Six for Safety: The Top Six Takeaways from Today’s Senate Judiciary Committee Hearing

MEMORANDUM

TO:  Interested Parties
FROM:  Giffords
DATE:  March 14, 2018
RE:  Six for Safety: The Top Six Takeaways from Today’s Senate Judiciary Committee Hearing


 

Today, members of the Senate Judiciary Committee met for a hearing titled “See Something, Say Something: Oversight of the Parkland Shooting and Legislative Proposals to Improve School Safety.” While Committee Republicans were largely content to discuss the “oversight” portion of the hearing– slamming Tom Brandon, Acting Director of the Bureau of Alcohol, Tobacco, Firearms and Explosives (ATF) and David Bowdich, Deputy Director, Federal Bureau of Investigation (FBI), on their agencies’ handling of the recent mass shooting at Marjory Stoneman Douglas High School– witnesses provided information critical to understanding law enforcement’s inability to address the United States’ gun violence epidemic.

The top six takeaways of note:

  1. Congress must pass legislation to address bump stocks now. While ATF has initiated a Notice of Proposed Rulemaking to ban bump stocks, this process will be lengthy. While a months-long period for public comment and inevitable lawsuits drag on, bump stocks will continue to be readily available to the general public, including to those with dangerous intent, with not even a background check. Today, Acting Director Brandon said that while ATF is pursuing this process, “it will take time,” and “a law is clearly the best route” for public safety.

  2. Extreme risk protection order (ERPO) laws have broad support. Also known as gun violence restraining orders, ERPO laws allow family members and law enforcement to petition a court to have an individual’s access to firearms temporarily removed if they are determined a danger to themselves or others. Versions of ERPO laws have been implemented in five states and passed in Florida just last week, with multiple states considering passage. Bipartisan legislation has been introduced in both chambers of Congress to incentivize states to enact ERPO laws as well as to allow ERPOs to be accessed through federal courts. Today, Senators Graham and Blumenthal both pluggedtheir ERPO bill, with Bowdich calling the policy “sensible” and Brandon saying it would be “healthy for the public” and he would “welcome it.”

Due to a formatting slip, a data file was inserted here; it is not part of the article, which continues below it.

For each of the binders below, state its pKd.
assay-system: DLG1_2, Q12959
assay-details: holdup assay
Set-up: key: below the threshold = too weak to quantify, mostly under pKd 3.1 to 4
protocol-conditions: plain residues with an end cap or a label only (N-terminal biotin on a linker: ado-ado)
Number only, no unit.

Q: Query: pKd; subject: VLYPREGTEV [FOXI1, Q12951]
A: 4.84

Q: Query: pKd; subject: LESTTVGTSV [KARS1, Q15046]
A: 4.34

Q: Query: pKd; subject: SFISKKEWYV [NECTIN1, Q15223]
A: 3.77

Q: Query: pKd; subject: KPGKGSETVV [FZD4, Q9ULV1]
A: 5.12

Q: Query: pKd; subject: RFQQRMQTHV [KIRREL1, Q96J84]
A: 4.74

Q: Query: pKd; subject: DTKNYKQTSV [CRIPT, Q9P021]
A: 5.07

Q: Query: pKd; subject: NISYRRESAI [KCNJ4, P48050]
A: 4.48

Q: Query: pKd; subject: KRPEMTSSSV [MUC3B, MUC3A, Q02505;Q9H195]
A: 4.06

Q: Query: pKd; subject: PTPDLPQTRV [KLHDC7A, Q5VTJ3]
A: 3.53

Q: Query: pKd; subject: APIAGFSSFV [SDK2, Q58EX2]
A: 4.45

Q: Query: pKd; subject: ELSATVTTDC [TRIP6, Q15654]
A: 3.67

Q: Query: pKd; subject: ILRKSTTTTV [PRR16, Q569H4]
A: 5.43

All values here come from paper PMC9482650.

3. The United States has a gun violence research deficit that must be remedied. On today’s third panel, a witness from the Internet Association spoke about what internet companies and artificial intelligence can do to flag threatening or dangerous behavior online that may indicate future violence. What exactly artificial intelligence could do, the witness said, however, would “require more research.” While internet companies have plenty of research, when it comes to gun violence, the federal government does not. In 1996, a budget rider known as the “Dickey Amendment” was added, restricting the abilities of the Centers for Disease Control and later the National Institutes of Health; as a result, federal funding and performance of gun violence research has stalled for the past two decades. Put simply by Brandon: “The more you know, the more you can fix things– and improve public safety.

  4. FBI should have longer than three days to run a background check. Current law gives NICS examiners three business days if further research is needed on a gun buyer to determine if he or she is legally able to purchase a gun. Once those three days elapse, if FBI has not give the gun dealer in question a definitive yes or no, the sale mayproceed by default. Tragically, this loophole in federal law is now referred to as the “Charleston loophole,” as such a default proceed allowed the gunman at Emanuel AME Church– who should have been legally prohibited to buy a gun– to obtain his weapon. The FBI said in the year 2000 that were this period extended to give examiners more time to investigate, fewer guns would be sold to prohibited individuals; today, Bowdich agreed, saying “it would make sense.”

  5. Restrictions holding back ATF and FBI from doing their jobs must be repealed. While some Committee members interrogated Brandon and Bowdich for law enforcement responding to crimes instead of preventing them, others highlighted the reasons why the hands federal law enforcement are often tied. Longstanding congressional budget riders prevent ATF from tracing guns using searchable records, meaning its Tracing Center must often “dumb down” transaction records they receive from federal firearms dealers. This, Brandon stated, was “not optimum, but it’s the law.” The panel also explained that background check records must be destroyed within 24 hours of a gun sale, hindering tracing abilities even further.

  6. And while they’re at it, give ATF proper funding. ATF is the primary agency responsible for the investigation and prevention of federal firearms offenses, acts of arson and bombings, and illegal trafficking of alcohol and tobacco, yet it consistently receives insufficient funding to carry out these duties. In 2016, nearly 140,000 federally licensed firearms dealers were operating in the United States, which ATF is supposed to regularly inspect. But with such a small workforce— ATF is smaller than the Broward County, Florida Sheriff’s Office– and not enough money– Brandon described the agency as “$20 million in the hole”– this is close to impossible. If Congress wants ATF to do its job effectively, it should remember that the agency “could do more” with more resources, as Brandon said.

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